- What will happen behind the closed doors, as African leaders meet in the Egyptian resort of Sharm el-Sheikh, it's a long toiling story for many eagerly waiting Zimbabweans, but for president Robert Mugabe, it may already be a victory.
As African Union Summit commenced today, all voices seemed to favour a negotiated political settlement in Zimbabwe, rather than initial calls for a total disregard of the weekend election fiasco and imposition of sanctions.
UN today challenged African leaders to negotiate a political settlement despite 'regrettable' holding of Friday run-off against deep concerns by players and observers alike in Zimbabwe's political circumstances. "This is a moment of truth for regional leaders," Asha-Rose Migiro, UN deputy secretary general, told African heads of state at the opening of the Summit, further urging AU members to find a peaceful solution saying that was the only route to stability.
However, AU leaders have already docked to their summt chairs with already differing positions, with the opening session seeing a rather hush-hush and cautious selection of words towards Zimbabwean crisis.
AU commission chairman, Jean Ping chose to put the whole responsibility on shoulders of Africa, saying all should be done to help Zimbabwe overcome its 'current challnges'.
Other leaders, such as Tanzanian president, Jakaya Kikwete, who is chairing the summit, referred to Friday's elections as 'historic', a well-selected word that could have been interpreted either way by participating view-holders in the summit.
"There has been a positive side to this, but there have also been challenges," Mr Kikwete was quoted, further congratulating Zimbabweans for their success, while also expressing commiseration for their sufferings.
The AU chair rounded by making a plea to international community to help, especially SADC, to finding a solution to Zimbabwe's problem.
SADC is also split over Zimbabwe, with its mediator, South African president, Thabo Mbeki, seen by opposition in Zimbabwe as too dear and soft on Mr Mugabe, while leaders such as Zambian president Mr Levy Mwanawasa, was outright vocal against Mr Mugabe.
Other SADC players at the summit have sent a strong message that it was none of their business to choose titles for leaders, saying theirs in Egypt was to share what AU was going to do for the suffering people and masses in Africa.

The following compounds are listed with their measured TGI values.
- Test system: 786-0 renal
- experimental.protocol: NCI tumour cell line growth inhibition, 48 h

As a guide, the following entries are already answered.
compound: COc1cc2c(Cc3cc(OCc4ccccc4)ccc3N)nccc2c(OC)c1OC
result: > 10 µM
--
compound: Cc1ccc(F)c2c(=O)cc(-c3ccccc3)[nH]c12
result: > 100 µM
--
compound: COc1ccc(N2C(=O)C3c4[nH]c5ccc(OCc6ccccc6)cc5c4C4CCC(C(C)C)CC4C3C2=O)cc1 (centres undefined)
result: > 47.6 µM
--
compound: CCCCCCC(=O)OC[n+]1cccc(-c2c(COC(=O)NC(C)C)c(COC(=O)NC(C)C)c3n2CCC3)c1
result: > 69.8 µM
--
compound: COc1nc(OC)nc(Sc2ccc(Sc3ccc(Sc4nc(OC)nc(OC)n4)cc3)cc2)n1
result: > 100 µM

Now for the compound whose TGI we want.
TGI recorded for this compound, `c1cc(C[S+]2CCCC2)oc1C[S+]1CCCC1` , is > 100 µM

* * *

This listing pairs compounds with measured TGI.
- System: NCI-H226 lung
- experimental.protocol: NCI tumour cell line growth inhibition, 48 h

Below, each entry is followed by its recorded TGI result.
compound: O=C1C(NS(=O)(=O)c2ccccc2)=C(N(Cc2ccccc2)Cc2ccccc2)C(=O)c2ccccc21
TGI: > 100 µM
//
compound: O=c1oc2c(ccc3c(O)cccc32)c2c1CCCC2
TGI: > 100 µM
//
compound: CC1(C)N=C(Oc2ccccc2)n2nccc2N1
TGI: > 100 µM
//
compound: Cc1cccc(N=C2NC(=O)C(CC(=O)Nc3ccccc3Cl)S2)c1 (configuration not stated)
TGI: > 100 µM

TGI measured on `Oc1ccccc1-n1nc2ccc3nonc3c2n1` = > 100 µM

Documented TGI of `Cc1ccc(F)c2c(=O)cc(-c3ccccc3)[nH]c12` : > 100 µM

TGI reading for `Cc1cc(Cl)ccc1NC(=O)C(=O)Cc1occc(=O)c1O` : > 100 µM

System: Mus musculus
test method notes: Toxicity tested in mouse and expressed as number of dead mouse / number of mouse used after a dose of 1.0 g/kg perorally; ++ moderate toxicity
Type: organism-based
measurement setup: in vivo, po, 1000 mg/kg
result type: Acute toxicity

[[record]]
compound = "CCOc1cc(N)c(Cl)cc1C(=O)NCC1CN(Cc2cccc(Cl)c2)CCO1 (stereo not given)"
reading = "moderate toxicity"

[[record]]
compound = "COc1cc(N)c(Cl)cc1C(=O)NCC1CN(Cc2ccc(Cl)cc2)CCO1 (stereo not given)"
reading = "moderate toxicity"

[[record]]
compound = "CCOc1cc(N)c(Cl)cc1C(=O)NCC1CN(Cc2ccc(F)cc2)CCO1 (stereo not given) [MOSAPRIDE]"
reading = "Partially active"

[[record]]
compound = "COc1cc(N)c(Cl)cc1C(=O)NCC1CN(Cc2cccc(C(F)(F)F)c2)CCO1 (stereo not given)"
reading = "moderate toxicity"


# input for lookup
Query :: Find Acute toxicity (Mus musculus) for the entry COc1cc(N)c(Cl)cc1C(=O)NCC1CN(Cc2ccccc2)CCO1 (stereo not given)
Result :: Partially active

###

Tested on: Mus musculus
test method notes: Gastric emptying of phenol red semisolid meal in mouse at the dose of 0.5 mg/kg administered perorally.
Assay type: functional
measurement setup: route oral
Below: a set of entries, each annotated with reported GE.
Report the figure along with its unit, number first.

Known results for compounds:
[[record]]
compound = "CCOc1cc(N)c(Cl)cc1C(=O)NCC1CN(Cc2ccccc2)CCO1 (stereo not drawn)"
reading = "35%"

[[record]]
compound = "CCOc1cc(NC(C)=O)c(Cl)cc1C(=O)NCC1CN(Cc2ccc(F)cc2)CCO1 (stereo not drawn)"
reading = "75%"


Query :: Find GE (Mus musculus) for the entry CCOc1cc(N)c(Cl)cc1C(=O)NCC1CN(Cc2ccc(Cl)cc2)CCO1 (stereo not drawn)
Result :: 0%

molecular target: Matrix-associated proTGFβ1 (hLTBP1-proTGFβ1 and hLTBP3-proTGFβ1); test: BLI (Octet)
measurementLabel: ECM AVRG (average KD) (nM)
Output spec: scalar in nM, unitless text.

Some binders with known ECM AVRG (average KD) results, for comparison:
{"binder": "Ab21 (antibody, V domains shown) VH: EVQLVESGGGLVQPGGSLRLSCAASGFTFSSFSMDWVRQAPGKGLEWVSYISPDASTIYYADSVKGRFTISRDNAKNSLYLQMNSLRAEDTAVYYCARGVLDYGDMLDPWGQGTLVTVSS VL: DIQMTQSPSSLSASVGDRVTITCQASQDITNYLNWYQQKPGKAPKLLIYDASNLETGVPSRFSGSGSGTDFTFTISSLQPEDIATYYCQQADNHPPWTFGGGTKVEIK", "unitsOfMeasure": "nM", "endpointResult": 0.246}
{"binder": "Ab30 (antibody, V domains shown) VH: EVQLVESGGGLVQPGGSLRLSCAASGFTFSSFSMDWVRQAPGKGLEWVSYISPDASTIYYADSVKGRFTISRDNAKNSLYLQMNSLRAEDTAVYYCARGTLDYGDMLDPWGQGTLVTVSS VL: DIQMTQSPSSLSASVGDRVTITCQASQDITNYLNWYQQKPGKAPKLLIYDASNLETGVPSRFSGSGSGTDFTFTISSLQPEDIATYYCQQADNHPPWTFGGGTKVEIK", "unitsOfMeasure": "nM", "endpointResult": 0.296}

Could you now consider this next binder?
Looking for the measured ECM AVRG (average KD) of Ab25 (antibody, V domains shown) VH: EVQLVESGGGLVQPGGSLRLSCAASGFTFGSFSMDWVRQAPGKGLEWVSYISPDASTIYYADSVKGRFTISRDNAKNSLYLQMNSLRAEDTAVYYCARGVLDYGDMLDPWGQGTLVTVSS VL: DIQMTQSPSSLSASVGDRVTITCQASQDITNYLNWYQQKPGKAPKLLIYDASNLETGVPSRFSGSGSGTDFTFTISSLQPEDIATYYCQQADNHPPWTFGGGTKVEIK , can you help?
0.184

South Africa has further joined China and Russia, both with veto power in UN Security Council, to oppose action on Zimbabwe, saying the situation was an internal matter, rather calling for ruling ZANU-PF of Mr Mugabe and opposition MDC led by Mr Morgan Tsvangirai to enter into negotiations that could lead to formation of a transitional government.
As the AU summit commenced today, Zimbabwean opposition are holding high hopes for the continent leaders to shun Mr Mugabe, calling for the deployment of an African peacekeeping force, supported by UN, in to their troubled land. MDC further demands recognition of the first round of elections in March, which were won by MDC leader.
Tsvangirai urged delegates at the summit not to recognise Mugabe's re-election. "We want them to say the election is illegitimate," he appealed.
Looking at the list of demands by MDC to the summit, political observers have said the appointment of an AU mediator alone would be an important gain for the MDC, but felt it remained unclear whether AU would even go that far.
President Mugabe was sworn-in Sunday after being declared winner in a one-contestant-election following the pull-out by Tsvangirai on reasons of unconducive environment for a free and fair poll.
The Friday runn-off was condemned largely by observers, even though they praised Zimbabweans for their calmness during the whole process.
Monitors from both SADC and the Pan-African parliament said the vote was undermined by violence and did not reflect the will of the people.
AU rules say that leaders are only accepted if they have been democratically elected. The union's observer mission to Zimbabwe said election "fell short of AU standards".
President Robert Mugabe arrived today at an African Union summit. The 84 years old leader, flew to Egypt overnight, soon after being sworn in for a new term, extending his unbroken rule since independence from Britain in 1980.
He was seen entering the summit conference hall with the leaders of Egypt, Tanzania and Uganda.
Both Mugabe and Tsvangirai are said to be ready for African-sponsored talks although a tough question remains over who would lead a transitional government. MDC believes they should be declared legitimate winners as per March results, but Mr Mugabe has shown his side of the story, being sworn-in just two days after casting of votes and his declaration as winner in a none-contest. And, today joining his peers, behind the closed doors!
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